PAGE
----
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How does Jessie Zeigler anticipate the intersection of privacy and smart technology will impact the future of litigation? Find out more>

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Primary Care Providers Win Challenge of CMS Interpretation of Enhanced Payment Law

With the help and support of the Tennessee Medical Association, 21 Tennessee physicians of underserved communities joined together and retained Bass, Berry & Sims to file suit against the Centers for Medicare & Medicaid Services to stop improper collection efforts. Our team, led by David King, was successful in halting efforts to recoup TennCare payments that were used legitimately to expand services in communities that needed them. Read more

Tennessee Medical Association & Bass, Berry & Sims

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Healthcare Private Equity Compliance Checklist

The complex and ever-changing healthcare regulatory and enforcement environment, including increased focus on the role of private equity firms in their portfolio companies, make compliance a top priority for private equity firms investing in healthcare companies. The best way to limit your exposure as a private equity firm is to avoid a compliance misstep in the first place. Additionally, an effective and robust compliance program for your portfolio healthcare company makes it much more attractive to potential buyers and helps you avoid an unexpected and costly investigation or valuation hit down the road. Download the Healthcare Private Equity Compliance Checklist to assess whether your portfolio company's compliance program is up-to-date.

Click here to download the checklist.

Privacy Perils: Threats of Hacktivism

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January 22, 2016

Hacktivism is defined as the act of breaking into a computer system to promote a political or social agenda. This behavior can be used to punish a business for what the hacker sees as unethical behavior or can be used to garner attention to the hacker's "cause" and spread a message to the widest possible audience. Unfortunately, this type of behavior has become quite commonplace in today's culture. In October 2015, a teenager hacked the AOL account of the director of the CIA to call attention to violence in Palestine; in early November 2015, ISIS hacked approximately 54,000 Twitter accounts to post personal information of the heads of the CIA and FBI; in December 2015 the website of an international architecture firm was hacked by an Islamic group called Green Hat, which posted a 14–minute video touting Islam and Sharia law, and questioning other religious faiths.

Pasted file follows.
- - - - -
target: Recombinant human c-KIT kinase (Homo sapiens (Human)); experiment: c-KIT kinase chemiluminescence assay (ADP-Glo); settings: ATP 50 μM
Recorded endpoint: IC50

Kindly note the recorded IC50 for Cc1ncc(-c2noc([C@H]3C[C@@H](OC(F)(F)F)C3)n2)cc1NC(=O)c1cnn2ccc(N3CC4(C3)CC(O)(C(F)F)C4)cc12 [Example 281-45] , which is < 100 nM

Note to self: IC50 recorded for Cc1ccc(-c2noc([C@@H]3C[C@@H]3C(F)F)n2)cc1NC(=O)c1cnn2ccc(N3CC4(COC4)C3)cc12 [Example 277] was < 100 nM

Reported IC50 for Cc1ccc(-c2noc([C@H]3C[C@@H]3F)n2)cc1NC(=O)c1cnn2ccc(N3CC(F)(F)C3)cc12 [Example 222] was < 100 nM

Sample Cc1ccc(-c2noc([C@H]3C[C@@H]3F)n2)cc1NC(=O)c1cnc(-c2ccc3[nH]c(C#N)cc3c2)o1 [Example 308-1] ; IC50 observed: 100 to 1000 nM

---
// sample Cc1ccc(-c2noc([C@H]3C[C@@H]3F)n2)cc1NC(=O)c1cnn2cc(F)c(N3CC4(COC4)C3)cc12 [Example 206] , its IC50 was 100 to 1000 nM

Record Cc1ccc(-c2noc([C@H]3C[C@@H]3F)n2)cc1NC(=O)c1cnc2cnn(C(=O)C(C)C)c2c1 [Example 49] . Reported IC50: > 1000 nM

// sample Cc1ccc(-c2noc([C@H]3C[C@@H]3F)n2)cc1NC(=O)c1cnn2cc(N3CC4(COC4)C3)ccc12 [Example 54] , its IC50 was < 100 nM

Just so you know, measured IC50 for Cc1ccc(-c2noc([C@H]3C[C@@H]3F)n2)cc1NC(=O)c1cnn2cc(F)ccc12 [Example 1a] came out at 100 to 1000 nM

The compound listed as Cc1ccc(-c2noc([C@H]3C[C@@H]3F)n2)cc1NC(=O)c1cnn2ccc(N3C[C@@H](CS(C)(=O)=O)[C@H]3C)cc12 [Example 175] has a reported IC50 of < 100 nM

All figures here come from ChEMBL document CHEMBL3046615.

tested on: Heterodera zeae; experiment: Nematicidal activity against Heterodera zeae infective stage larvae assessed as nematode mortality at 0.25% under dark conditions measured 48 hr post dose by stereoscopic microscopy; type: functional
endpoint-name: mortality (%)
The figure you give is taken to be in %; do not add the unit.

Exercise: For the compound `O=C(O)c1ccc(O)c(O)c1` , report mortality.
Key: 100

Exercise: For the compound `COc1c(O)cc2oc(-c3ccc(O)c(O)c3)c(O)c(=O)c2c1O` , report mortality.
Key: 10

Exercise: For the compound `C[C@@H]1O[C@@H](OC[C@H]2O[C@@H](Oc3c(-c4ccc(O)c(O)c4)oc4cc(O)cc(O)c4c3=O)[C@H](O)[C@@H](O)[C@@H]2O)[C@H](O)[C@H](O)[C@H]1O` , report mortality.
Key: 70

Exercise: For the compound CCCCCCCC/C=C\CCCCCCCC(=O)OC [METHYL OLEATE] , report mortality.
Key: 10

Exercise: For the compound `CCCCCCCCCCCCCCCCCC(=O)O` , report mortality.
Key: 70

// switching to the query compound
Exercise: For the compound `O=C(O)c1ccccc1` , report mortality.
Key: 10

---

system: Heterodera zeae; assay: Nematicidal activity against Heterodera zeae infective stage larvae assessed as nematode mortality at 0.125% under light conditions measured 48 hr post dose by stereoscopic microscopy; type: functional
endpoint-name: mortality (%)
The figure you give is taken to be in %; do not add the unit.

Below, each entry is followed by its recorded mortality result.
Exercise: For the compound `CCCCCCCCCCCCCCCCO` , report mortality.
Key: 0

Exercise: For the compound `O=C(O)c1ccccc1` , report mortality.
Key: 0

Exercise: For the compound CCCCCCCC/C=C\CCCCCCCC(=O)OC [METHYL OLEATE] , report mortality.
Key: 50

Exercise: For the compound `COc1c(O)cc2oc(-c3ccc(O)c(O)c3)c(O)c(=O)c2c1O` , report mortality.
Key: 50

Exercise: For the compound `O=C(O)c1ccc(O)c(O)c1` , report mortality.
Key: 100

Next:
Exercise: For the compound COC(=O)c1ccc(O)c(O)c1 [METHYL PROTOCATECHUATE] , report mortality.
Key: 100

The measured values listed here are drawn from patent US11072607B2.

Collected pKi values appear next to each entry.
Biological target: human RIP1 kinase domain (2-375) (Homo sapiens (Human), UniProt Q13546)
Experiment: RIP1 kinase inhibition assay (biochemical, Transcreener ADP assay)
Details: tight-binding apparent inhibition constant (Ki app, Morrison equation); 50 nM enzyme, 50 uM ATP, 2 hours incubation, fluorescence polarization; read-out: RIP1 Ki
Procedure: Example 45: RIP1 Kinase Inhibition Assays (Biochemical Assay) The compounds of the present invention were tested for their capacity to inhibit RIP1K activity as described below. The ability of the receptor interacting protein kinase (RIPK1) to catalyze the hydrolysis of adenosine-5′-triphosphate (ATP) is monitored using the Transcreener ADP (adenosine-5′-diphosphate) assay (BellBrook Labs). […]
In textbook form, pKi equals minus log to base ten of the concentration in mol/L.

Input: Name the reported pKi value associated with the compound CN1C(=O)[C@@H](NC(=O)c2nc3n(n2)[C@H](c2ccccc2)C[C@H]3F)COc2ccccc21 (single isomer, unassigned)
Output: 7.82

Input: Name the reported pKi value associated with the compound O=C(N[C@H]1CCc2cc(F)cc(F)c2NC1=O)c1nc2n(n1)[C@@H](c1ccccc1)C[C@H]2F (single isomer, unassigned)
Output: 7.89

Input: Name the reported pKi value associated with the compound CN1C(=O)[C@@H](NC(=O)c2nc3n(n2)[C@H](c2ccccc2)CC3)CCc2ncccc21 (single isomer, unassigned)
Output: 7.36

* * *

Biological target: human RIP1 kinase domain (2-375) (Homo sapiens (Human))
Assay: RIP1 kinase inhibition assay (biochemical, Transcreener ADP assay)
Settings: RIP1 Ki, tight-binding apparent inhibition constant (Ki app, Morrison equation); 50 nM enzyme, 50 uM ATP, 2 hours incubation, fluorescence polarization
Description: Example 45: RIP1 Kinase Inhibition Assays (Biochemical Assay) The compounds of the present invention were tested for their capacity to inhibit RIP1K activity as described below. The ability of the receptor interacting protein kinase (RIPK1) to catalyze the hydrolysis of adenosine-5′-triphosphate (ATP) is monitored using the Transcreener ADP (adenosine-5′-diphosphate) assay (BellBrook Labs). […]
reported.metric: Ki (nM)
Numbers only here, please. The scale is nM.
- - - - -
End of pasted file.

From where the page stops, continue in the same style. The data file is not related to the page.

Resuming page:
These and other cyber hacks have prompted more discussion of the fine line between political activism and cyber-terrorism. Whether characterized as political or criminal, most observers agree the frequency and scope of hacktivism is likely to increase. In this environment, businesses would be well-advised to reexamine the security of their websites and social media accounts. In addition, every company should have a plan in place for immediately addressing the negative attention it undoubtedly will receive in the unfortunate event it becomes a hacktivism victim.

Privacy Perils imageCheck out our series, Privacy Perils, to learn what steps you can take to guard your personal and company data. For more information about this topic and other cyber security concerns, please contact Bob Brewer, Tony McFarland, Elizabeth Warren or a member of our Privacy & Data Security team.

 


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